According to Asprey, chronic inflammation makes you more susceptible to diseases such as diabetes, Alzheimer’s, and heart disease. Each of these effects contributes to a vicious cycle that causes further cellular damage:

  1. Insufficient antioxidant production results in an excess of free radicals that damage cells and create inflammation. 
  2. This inflammation damages more cells, overloads mitochondria with even more dysfunctional cells to process, and creates more inflammatory proteins in the body.
  3. Because cellular damage and inflammation inhibit mitochondria from working efficiently, they cause mitochondria to produce fewer antioxidants and more free radicals—which results in even more cellular damage and inflammation.

Principle #3: Mitochondrial Efficiency Determines Your Biological Age

Asprey argues that the key to living a long and youthful life is to ensure that mitochondria work efficiently enough to optimize cellular health. This is because efficient mitochondria decelerate biological aging: By supporting cellular health and function, they keep you in good mental and physical health, maintain your immunity against illness and disease, and help you look and feel younger than your age.

On the other hand, inefficient mitochondria accelerate biological aging: Because they damage cellular health and function, they weaken your mental and physical health, make you more susceptible to illnesses and diseases that wreak further havoc on your cells, and make you look and feel older than your age. According to Asprey, these effects trigger the mental and physical deterioration that we associate with old age—such as memory loss or aches and pains.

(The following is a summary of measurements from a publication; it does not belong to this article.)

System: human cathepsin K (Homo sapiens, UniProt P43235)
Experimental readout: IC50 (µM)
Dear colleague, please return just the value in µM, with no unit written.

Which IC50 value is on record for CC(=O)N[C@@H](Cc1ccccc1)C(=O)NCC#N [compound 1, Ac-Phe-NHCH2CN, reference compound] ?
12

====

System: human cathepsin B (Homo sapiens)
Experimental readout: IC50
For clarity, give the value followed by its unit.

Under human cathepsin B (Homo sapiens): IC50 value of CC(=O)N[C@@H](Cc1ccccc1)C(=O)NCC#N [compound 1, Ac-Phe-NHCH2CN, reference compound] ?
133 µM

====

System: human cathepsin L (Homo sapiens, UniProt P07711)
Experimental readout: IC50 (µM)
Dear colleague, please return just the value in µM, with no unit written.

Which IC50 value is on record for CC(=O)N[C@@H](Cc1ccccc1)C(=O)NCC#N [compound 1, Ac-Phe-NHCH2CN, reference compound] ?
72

What’s Your Biological Age?

Research supports Asprey’s claims about the link between mitochondrial efficiency and biological aging: The impact of mitochondria on cellular health lies at the heart of many anti-aging research studies. Scientists in the field agree on four things:

—Mitochondrial health impacts cellular health.
—Cellular health determines your biological age, your overall health, and your life expectancy.
—Your lifestyle impacts your cellular health and your biological age.
—You can improve cellular health and lower your biological age by making healthy lifestyle changes. 

As such, many scientists claim that knowing your biological age helps you make appropriate lifestyle decisions to lower it. But, how can you find out your biological age? A number of facilities can analyze the cells in blood or urine samples to determine your biological age. Alternatively, there are online calculators that claim to provide this information based on how you respond to various questions. However, the information these calculators require varies greatly: Some ask for detailed medical information while others ask only a few simple lifestyle questions.
Mitochondrial Efficiency: The Fountain of Youth?

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  • How to grow older without the negative side effects
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Elizabeth Whitworth

Elizabeth has a lifelong love of books. She devours nonfiction, especially in the areas of history, theology, and philosophy. A switch to audiobooks has kindled her enjoyment of well-narrated fiction, particularly Victorian and early 20th-century works. She appreciates idea-driven books—and a classic murder mystery now and then. Elizabeth has a blog and is writing a book about the beginning and the end of suffering.